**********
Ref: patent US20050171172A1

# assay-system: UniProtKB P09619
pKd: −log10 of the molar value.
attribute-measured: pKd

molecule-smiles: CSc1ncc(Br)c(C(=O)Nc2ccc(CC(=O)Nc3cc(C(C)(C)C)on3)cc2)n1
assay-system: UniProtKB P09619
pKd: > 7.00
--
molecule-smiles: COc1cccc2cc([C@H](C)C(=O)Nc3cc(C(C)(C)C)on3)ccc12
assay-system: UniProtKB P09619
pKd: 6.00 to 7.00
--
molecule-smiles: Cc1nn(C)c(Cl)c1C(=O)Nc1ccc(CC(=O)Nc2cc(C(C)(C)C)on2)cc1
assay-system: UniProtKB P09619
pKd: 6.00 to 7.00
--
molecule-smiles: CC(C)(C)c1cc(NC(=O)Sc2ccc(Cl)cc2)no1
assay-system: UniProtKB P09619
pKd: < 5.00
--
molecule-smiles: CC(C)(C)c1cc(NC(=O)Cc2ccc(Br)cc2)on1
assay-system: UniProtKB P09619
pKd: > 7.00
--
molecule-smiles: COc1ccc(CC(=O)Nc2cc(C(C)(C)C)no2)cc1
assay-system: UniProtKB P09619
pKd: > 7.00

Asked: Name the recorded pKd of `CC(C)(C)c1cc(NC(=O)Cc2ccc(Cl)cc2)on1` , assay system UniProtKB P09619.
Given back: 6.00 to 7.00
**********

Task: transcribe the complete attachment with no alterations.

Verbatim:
Ref: patent US20050171172A1

# assay-system: UniProtKB P09619
pKd: −log10 of the molar value.
attribute-measured: pKd

molecule-smiles: CSc1ncc(Br)c(C(=O)Nc2ccc(CC(=O)Nc3cc(C(C)(C)C)on3)cc2)n1
assay-system: UniProtKB P09619
pKd: > 7.00
--
molecule-smiles: COc1cccc2cc([C@H](C)C(=O)Nc3cc(C(C)(C)C)on3)ccc12
assay-system: UniProtKB P09619
pKd: 6.00 to 7.00
--
molecule-smiles: Cc1nn(C)c(Cl)c1C(=O)Nc1ccc(CC(=O)Nc2cc(C(C)(C)C)on2)cc1
assay-system: UniProtKB P09619
pKd: 6.00 to 7.00
--
molecule-smiles: CC(C)(C)c1cc(NC(=O)Sc2ccc(Cl)cc2)no1
assay-system: UniProtKB P09619
pKd: < 5.00
--
molecule-smiles: CC(C)(C)c1cc(NC(=O)Cc2ccc(Br)cc2)on1
assay-system: UniProtKB P09619
pKd: > 7.00
--
molecule-smiles: COc1ccc(CC(=O)Nc2cc(C(C)(C)C)no2)cc1
assay-system: UniProtKB P09619
pKd: > 7.00

Asked: Name the recorded pKd of `CC(C)(C)c1cc(NC(=O)Cc2ccc(Cl)cc2)on1` , assay system UniProtKB P09619.
Given back: 6.00 to 7.00